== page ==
In accelerating its exclusive deal with the NFL, Amazon Prime added a full season to its extant 10-year contract and will begin streaming its package of 15 Thursday night games in the fall of 2022.
The streaming service made the announcement this afternoon at its virtual NewFronts presentation, where Cardinals wide receiver Larry Fitzgerald did the honors during a pre-recorded exchange with actress Catherine O’Hara.
“We are so excited to take Thursday Night Football to the next level with special viewing features you can’t get anywhere else,” Marie Donoghue, Amazon’s VP of Global Sports Video, told the throng of media buyers and advertisers who tuned into the online event. “Prime Video will deliver new pregame, halftime and postgame shows, and it will continue to offer fan-favorite interactive features, like X-Ray and Next Gen Stats, which provide a more customizable viewing experience.”
Prime Video’s X-Ray platform enhances Amazon’s live game coverage with a supercharged replay function, which in turn is enhanced by the NFL’s Next Gen Stats feature. RFID tags embedded inside each player’s shoulder pads allow the league to capture a wealth of splashy performance data, including running speed, yards after catch and release time.
Donoghue intimated that Amazon’s NFL coverage was stickier than what is on offer care of the legacy TV partners, although the data supporting this claim is a bit spotty. “The average viewing window for our NFL-exclusive game was 82 minutes. The average for the NFL last season was 67 minutes, so people watched us for 15 minutes longer than the other guys,” Donoghue said. In so doing, she effectively compared the average tune-in for the 255 NFL regular-season games that aired on TV in 2020 to the sole 49ers-Cardinals matchup the streamer hosted on Dec. 26.
In bowing out a year early, current rights holder Fox will save $660 million. A Fox Sports spokesman said the network had accomplished what it had set out to do with Thursday Night Football, noting that the network had “elevated” the package from a production and scheduling perspective.
Fox has been the broadcast partner of Thursday Night Football since 2018. As with CBS and NBC before it, Fox shared the road with the cable outlet NFL Network, which simulcast each of its 33 Thursday primetime games. Last season, Fox’s most-watched Thursday night game was its Christmas broadcast of a Vikings-Saints showdown that averaged 20.1 million viewers, making it the 16th most-watched NFL outing of 2020.
That said, Fox put up far bigger numbers with its national Sunday afternoon NFL window, which averaged a league-high 23.6 million viewers. Including its Thanksgiving Day broadcast, which beat all comers with 30.3 million viewers, Fox last season had bragging rights to the three highest-rated games of the regular season.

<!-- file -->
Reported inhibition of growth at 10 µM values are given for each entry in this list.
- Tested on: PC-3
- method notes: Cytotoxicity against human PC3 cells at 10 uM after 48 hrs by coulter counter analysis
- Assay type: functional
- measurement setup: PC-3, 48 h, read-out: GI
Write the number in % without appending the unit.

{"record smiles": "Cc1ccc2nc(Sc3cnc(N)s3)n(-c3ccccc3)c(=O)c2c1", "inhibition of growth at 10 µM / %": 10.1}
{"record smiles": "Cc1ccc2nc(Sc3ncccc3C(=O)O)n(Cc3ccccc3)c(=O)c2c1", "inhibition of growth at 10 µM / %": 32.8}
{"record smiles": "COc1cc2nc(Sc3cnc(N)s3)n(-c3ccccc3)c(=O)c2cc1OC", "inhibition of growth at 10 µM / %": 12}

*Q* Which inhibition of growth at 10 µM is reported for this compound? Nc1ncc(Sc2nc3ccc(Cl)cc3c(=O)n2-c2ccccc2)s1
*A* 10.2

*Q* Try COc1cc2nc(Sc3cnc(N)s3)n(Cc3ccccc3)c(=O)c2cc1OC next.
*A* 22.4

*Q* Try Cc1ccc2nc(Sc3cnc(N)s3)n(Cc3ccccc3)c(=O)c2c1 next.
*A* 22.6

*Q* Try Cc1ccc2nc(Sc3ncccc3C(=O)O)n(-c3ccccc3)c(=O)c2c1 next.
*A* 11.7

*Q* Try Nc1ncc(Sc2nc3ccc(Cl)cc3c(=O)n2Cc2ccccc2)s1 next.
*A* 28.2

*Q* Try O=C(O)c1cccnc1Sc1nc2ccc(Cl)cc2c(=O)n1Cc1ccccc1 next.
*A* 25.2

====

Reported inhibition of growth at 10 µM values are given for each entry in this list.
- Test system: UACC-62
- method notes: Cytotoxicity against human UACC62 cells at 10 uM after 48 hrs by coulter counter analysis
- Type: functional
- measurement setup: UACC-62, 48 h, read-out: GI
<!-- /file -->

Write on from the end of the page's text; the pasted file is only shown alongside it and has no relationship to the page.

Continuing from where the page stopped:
Fox’s third season of Thursday Night Football was the No. 2 show in primetime, trailing only NBC’s Sunday Night Football. With an average draw of 5.1 million adults 18-49, TNF topped TV’s third-biggest demo draw, Fox’s own The Masked Singer, by 2.9 million viewers.
The sped-up Amazon deal was teased by WWE president and chief revenue officer Nick Khan during that company’s April 22 earnings call. Khan, who in the same call also had augured a split between NBC and the NHL, told investors that something was in the wind.
“Recent developments in media have been highlighted by the completion of new content distribution deals. First, as we discussed last earnings call, Amazon grabbed the Thursday night NFL package,” Khan said. “Although we have no inside knowledge of this, we wouldn’t be shocked if Amazon was negotiating now, as we speak, to get that package on its air early.”
This makes Nick Khan two-for-two on breaking sports-media news in a forum that’s in thrall to the Sarbanes-Oxley Act. Five days after he gave his read on the NHL rights, Turner Sports announced that it had picked up the league’s B package.
Last Thursday, Amazon announced that Marc Patrick would be joining the company as global head of sports marketing for Prime Video and the in-house studios unit. In his new role, Patrick will work with the NFL as the marketing lead for Thursday Night Football and will oversee all live sports, which the company has embraced as a driver of growth.
Prime Video also streams a select package of Yankees games in the New York metro area, an arrangement facilitated by its minority stake in YES Network.
Prior to joining Amazon, Patrick put in more than 20 years at Nike, where he served as the head of brand marketing for golf, tennis, baseball, athletic training, skateboarding and football.
(This story has been updated throughout to include information from Amazon’s presentation and comment from Fox Sports, and to correct the spelling of Marie Donoghue’s name.)